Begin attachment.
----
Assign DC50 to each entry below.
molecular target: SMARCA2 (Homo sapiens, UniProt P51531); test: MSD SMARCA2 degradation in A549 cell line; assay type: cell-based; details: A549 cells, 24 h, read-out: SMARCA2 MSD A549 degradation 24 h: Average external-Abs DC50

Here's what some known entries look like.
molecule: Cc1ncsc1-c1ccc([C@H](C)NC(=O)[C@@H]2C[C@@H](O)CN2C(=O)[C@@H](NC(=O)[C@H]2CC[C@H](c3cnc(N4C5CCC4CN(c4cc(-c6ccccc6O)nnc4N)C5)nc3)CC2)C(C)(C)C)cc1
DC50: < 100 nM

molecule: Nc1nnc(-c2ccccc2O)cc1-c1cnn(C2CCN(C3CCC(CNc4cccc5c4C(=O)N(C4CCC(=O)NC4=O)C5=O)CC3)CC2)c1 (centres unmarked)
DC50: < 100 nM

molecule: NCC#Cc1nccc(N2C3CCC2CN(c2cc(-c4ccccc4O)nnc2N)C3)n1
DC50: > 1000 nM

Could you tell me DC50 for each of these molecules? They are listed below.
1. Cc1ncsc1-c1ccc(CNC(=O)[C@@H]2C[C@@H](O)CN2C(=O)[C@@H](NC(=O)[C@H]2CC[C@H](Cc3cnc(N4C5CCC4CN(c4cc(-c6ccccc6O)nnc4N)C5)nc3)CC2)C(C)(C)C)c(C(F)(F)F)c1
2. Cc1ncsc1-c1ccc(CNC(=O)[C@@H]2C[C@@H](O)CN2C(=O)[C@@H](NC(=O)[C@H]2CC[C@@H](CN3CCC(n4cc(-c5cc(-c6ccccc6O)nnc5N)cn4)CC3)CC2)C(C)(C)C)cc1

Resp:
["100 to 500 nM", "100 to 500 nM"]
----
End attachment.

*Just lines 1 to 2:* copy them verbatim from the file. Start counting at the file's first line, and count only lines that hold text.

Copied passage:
Assign DC50 to each entry below.
molecular target: SMARCA2 (Homo sapiens, UniProt P51531); test: MSD SMARCA2 degradation in A549 cell line; assay type: cell-based; details: A549 cells, 24 h, read-out: SMARCA2 MSD A549 degradation 24 h: Average external-Abs DC50